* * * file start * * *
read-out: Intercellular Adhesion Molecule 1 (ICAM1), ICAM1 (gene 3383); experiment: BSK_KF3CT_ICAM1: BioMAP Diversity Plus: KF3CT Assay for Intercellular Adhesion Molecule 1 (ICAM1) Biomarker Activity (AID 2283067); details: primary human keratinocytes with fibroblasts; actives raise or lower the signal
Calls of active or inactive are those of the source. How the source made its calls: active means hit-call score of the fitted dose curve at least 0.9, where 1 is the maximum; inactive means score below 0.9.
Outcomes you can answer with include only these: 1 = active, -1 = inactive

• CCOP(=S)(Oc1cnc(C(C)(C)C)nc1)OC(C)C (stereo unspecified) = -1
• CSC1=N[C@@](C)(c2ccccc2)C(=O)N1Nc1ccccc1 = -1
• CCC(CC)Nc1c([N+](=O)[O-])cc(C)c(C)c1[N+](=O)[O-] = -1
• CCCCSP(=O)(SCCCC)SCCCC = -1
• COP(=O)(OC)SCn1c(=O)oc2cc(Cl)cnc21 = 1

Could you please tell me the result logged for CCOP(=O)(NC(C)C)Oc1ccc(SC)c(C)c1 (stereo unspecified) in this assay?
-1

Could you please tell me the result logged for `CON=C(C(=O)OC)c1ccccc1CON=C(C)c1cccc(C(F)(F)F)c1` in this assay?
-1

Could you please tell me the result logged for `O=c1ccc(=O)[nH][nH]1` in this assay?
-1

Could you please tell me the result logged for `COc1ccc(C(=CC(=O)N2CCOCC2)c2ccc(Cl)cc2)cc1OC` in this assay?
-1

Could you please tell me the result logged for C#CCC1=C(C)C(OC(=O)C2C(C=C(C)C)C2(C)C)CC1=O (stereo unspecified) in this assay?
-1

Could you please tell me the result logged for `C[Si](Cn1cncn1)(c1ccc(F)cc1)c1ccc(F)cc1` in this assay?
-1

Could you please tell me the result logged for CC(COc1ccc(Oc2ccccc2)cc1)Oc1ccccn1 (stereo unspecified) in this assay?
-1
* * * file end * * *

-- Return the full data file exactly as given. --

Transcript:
read-out: Intercellular Adhesion Molecule 1 (ICAM1), ICAM1 (gene 3383); experiment: BSK_KF3CT_ICAM1: BioMAP Diversity Plus: KF3CT Assay for Intercellular Adhesion Molecule 1 (ICAM1) Biomarker Activity (AID 2283067); details: primary human keratinocytes with fibroblasts; actives raise or lower the signal
Calls of active or inactive are those of the source. How the source made its calls: active means hit-call score of the fitted dose curve at least 0.9, where 1 is the maximum; inactive means score below 0.9.
Outcomes you can answer with include only these: 1 = active, -1 = inactive

• CCOP(=S)(Oc1cnc(C(C)(C)C)nc1)OC(C)C (stereo unspecified) = -1
• CSC1=N[C@@](C)(c2ccccc2)C(=O)N1Nc1ccccc1 = -1
• CCC(CC)Nc1c([N+](=O)[O-])cc(C)c(C)c1[N+](=O)[O-] = -1
• CCCCSP(=O)(SCCCC)SCCCC = -1
• COP(=O)(OC)SCn1c(=O)oc2cc(Cl)cnc21 = 1

Could you please tell me the result logged for CCOP(=O)(NC(C)C)Oc1ccc(SC)c(C)c1 (stereo unspecified) in this assay?
-1

Could you please tell me the result logged for `CON=C(C(=O)OC)c1ccccc1CON=C(C)c1cccc(C(F)(F)F)c1` in this assay?
-1

Could you please tell me the result logged for `O=c1ccc(=O)[nH][nH]1` in this assay?
-1

Could you please tell me the result logged for `COc1ccc(C(=CC(=O)N2CCOCC2)c2ccc(Cl)cc2)cc1OC` in this assay?
-1

Could you please tell me the result logged for C#CCC1=C(C)C(OC(=O)C2C(C=C(C)C)C2(C)C)CC1=O (stereo unspecified) in this assay?
-1

Could you please tell me the result logged for `C[Si](Cn1cncn1)(c1ccc(F)cc1)c1ccc(F)cc1` in this assay?
-1

Could you please tell me the result logged for CC(COc1ccc(Oc2ccccc2)cc1)Oc1ccccn1 (stereo unspecified) in this assay?
-1